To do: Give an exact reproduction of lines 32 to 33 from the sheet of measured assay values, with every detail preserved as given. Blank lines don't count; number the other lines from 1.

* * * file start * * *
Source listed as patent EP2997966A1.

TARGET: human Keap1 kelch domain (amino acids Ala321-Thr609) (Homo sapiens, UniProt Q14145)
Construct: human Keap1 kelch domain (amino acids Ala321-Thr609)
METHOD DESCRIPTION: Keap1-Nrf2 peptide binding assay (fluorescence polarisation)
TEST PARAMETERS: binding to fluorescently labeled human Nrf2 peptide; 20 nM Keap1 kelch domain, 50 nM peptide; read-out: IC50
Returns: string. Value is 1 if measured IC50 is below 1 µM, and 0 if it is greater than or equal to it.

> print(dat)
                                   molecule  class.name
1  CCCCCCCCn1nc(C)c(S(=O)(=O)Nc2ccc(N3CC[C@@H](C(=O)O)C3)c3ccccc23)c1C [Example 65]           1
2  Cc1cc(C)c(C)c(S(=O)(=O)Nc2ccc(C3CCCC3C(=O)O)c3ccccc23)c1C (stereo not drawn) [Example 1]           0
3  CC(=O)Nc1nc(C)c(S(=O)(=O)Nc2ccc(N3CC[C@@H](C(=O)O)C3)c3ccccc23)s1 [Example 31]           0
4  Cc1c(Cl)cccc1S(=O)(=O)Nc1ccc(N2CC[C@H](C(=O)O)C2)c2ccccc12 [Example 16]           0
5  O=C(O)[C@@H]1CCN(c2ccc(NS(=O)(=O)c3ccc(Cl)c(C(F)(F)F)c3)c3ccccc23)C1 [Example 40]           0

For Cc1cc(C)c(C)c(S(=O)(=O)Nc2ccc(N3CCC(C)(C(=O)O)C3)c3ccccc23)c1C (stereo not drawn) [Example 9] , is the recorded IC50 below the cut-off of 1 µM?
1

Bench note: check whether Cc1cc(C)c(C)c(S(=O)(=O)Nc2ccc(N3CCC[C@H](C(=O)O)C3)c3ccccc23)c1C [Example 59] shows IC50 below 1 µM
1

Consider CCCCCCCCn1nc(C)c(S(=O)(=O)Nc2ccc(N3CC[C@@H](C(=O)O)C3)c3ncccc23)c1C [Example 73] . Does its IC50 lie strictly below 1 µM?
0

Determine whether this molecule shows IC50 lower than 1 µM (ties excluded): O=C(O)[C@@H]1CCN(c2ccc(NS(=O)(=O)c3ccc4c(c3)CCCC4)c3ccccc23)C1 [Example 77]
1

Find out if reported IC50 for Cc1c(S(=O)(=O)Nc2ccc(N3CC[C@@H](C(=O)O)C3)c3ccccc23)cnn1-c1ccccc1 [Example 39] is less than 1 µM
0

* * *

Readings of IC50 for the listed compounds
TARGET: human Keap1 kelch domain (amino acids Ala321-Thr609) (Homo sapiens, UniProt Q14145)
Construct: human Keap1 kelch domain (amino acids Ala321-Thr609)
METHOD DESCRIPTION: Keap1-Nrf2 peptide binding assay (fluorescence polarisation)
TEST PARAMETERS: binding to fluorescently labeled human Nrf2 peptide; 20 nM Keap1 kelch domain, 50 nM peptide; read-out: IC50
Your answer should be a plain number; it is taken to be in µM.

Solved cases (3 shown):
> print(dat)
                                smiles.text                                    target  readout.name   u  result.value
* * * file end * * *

> print(dat)
                                smiles.text                                    target  readout.name   u  result.value